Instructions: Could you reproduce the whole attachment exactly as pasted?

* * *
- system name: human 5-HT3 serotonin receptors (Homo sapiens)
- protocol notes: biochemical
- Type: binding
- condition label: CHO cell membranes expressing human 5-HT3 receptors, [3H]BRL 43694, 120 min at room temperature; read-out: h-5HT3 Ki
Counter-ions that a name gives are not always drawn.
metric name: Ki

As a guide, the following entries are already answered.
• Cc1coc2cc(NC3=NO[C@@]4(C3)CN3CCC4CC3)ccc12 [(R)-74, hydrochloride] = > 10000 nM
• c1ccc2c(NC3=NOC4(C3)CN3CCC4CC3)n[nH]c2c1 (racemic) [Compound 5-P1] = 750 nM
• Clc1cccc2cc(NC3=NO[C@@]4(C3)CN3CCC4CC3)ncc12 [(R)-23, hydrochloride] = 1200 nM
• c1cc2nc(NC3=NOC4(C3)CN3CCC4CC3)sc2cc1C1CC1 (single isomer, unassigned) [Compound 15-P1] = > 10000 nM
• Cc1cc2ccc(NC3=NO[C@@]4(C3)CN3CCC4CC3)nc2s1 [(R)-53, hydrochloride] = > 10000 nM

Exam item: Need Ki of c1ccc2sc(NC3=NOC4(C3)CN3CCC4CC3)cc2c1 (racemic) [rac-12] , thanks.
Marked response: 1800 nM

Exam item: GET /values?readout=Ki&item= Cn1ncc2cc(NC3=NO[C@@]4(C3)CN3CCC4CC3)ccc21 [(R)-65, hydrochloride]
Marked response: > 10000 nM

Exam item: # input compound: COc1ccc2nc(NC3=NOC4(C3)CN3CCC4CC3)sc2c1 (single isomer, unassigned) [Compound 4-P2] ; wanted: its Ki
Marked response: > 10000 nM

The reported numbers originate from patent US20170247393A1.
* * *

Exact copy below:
- system name: human 5-HT3 serotonin receptors (Homo sapiens)
- protocol notes: biochemical
- Type: binding
- condition label: CHO cell membranes expressing human 5-HT3 receptors, [3H]BRL 43694, 120 min at room temperature; read-out: h-5HT3 Ki
Counter-ions that a name gives are not always drawn.
metric name: Ki

As a guide, the following entries are already answered.
• Cc1coc2cc(NC3=NO[C@@]4(C3)CN3CCC4CC3)ccc12 [(R)-74, hydrochloride] = > 10000 nM
• c1ccc2c(NC3=NOC4(C3)CN3CCC4CC3)n[nH]c2c1 (racemic) [Compound 5-P1] = 750 nM
• Clc1cccc2cc(NC3=NO[C@@]4(C3)CN3CCC4CC3)ncc12 [(R)-23, hydrochloride] = 1200 nM
• c1cc2nc(NC3=NOC4(C3)CN3CCC4CC3)sc2cc1C1CC1 (single isomer, unassigned) [Compound 15-P1] = > 10000 nM
• Cc1cc2ccc(NC3=NO[C@@]4(C3)CN3CCC4CC3)nc2s1 [(R)-53, hydrochloride] = > 10000 nM

Exam item: Need Ki of c1ccc2sc(NC3=NOC4(C3)CN3CCC4CC3)cc2c1 (racemic) [rac-12] , thanks.
Marked response: 1800 nM

Exam item: GET /values?readout=Ki&item= Cn1ncc2cc(NC3=NO[C@@]4(C3)CN3CCC4CC3)ccc21 [(R)-65, hydrochloride]
Marked response: > 10000 nM

Exam item: # input compound: COc1ccc2nc(NC3=NOC4(C3)CN3CCC4CC3)sc2c1 (single isomer, unassigned) [Compound 4-P2] ; wanted: its Ki
Marked response: > 10000 nM

The reported numbers originate from patent US20170247393A1.